Todd Kopelman, PhD, Scott Lindgren, PhD, and David Wacker, PhD
Center for Disabilities and Development
University of Iowa Children’s Hospital
Substantial progress has been made in identifying interventions that address the core deficits of ASDs and improve the quality of life for many individuals with an autism spectrum diagnosis.
Identifying appropriate interventions can be an overwhelming and frustrating experience for parents. A recent Google search using the term “autism treatment” revealed over 750,000 results! Unfortunately, many of these “treatments” are costly, have limited scientific support, and may result in families failing to seek out interventions that are more likely to have beneficial effects.
In 2009, the National Autism Center released The National Standards Report, a comprehensive review of the level of scientific evidence available to support applied treatments for individuals with ASDs. Based on a review of the research evidence, treatments were separated into three categories:
- Not established
The authors of the report noted that the majority of the established treatments were developed in the field of Applied Behavior Analysis (ABA). The following is a brief overview of ABA treatments as well as information about selected other treatments for autism that have received support in the research literature.
Applied behavior analysis (ABA)
ABA is the scientific study of the influence of environmental events on a range of socially significant behaviors. The term ‘ABA’ does not refer to any specific program or procedure. Instead, ABA is used more generally to describe programs that adhere to the following principles:
- An emphasis on observable behaviors
- The systematic analysis and measurement of relations between environment and behavior
- The use of single-subject design to show the relation between behavior and the environment
- A focus on behaviors of social relevance
Within the field of autism, ABA programs typically focus on teaching new skills and generalizing the use of these skills across different settings, reinforcing desirable behaviors, and decreasing behaviors of concern. ABA procedures are used with children with ASDs to teach specific academic and vocational skills; to increase speech, social skills, and play skills; and to decrease problem behaviors. Multiple studies published over the past four decades have demonstrated that many children who receive intensive ABA interventions make substantial growth in their learning, adaptive skills, and behaviors.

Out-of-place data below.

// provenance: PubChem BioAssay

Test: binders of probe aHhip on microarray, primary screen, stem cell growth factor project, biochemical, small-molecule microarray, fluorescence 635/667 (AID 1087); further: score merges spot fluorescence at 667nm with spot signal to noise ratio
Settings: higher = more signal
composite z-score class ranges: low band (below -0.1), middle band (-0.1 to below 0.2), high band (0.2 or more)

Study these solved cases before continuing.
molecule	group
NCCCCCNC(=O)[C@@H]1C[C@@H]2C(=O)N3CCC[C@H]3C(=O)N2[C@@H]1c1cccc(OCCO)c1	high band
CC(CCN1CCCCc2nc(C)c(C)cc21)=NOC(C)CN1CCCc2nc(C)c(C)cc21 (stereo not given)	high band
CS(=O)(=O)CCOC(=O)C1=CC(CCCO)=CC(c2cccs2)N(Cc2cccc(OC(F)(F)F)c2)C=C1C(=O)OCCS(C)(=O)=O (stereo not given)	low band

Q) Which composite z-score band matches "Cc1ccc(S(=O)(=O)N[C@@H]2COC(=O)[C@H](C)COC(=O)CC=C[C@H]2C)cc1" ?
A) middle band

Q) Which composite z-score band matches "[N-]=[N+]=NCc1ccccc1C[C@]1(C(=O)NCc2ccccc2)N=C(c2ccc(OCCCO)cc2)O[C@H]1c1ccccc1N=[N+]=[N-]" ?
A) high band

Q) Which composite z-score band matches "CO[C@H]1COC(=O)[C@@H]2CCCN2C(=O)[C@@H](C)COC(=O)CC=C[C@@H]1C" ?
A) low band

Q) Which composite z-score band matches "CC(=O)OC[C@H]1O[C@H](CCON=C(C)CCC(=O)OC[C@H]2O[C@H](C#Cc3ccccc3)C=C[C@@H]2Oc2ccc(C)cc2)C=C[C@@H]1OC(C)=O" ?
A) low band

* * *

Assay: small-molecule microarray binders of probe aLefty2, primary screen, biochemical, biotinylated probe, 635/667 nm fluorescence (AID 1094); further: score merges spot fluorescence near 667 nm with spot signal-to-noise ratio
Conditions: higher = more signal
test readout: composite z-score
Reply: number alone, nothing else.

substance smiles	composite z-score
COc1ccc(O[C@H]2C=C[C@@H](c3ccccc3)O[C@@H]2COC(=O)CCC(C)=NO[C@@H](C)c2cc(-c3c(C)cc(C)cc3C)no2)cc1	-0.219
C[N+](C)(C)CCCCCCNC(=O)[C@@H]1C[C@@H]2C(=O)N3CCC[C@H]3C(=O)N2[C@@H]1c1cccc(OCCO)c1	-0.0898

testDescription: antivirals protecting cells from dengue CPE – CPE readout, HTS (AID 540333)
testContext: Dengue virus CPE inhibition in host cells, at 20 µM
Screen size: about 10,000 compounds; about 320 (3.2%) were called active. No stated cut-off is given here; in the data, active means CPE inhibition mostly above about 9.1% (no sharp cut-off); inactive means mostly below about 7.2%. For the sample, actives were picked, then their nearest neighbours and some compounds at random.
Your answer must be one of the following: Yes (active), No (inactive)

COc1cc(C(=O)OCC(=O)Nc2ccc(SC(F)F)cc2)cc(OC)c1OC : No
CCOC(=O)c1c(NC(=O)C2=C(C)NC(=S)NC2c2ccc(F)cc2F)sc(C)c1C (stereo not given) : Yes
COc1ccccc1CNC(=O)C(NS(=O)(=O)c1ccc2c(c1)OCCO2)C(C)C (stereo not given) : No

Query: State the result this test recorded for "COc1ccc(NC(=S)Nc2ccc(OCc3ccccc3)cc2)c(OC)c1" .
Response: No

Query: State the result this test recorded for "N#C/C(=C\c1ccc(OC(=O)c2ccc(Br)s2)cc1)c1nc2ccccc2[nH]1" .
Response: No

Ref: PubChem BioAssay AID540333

The specific approaches used in ABA programs vary. Some ABA programs focus on teaching specific skills through the use of massed learning trials, with trials conducted between a therapist and a child at a table. Recently, a greater emphasis has been placed on blending ABA principles into developmentally sequenced, play-based programs that are implemented in naturalistic settings. For challenging behaviors, the most common approach is to first conduct a functional analysis, an assessment of the environmental events that elicit and maintain problem behavior. After the function(s) for the problem behavior has been identified, the child is then taught to communicate for desired outcomes and to replace problem behavior with equivalent communications (e.g., to request a toy or a break from work).
Many children with an ASD diagnosis experience difficulties in the areas of receptive and expressive language, attention, and memory. For many children with this learning profile, the use of visual supports has been shown to have a positive effect on learning, behavior, and social skills. Examples of visual interventions with research support include the use of schedules, story-based instruction, picture exchange systems, and structured teaching (e.g., TEACCH Autism Project). In many cases, visual supports are used as a package along with other interventions.
Social skills training is important in reducing social deficits in ASDs, and effective approaches include ABA methods, peer-based intervention strategies, and social skills groups. Use of cognitive behavior therapy, especially structured “self-management” programs designed for higher functioning children/adolescents or adults with ASD, can support management of anxiety, depression, anger control, and social skill development. Targeted therapies (e.g., speech/language, OT) can be used to increase communication skills and to improve independence in activities of daily living. Although many children with ASD have “sensory” issues that interfere with learning or social behavior, the theories behind sensory integration (SI) therapy for ASD lack scientific support. Despite this fact, some of the activities emphasized in “sensory” therapy may help children to become more physically active, to accept a wider range of sensory experiences, or to be more receptive to reinforcement for desired behavior when used as part of a comprehensive ASD intervention program.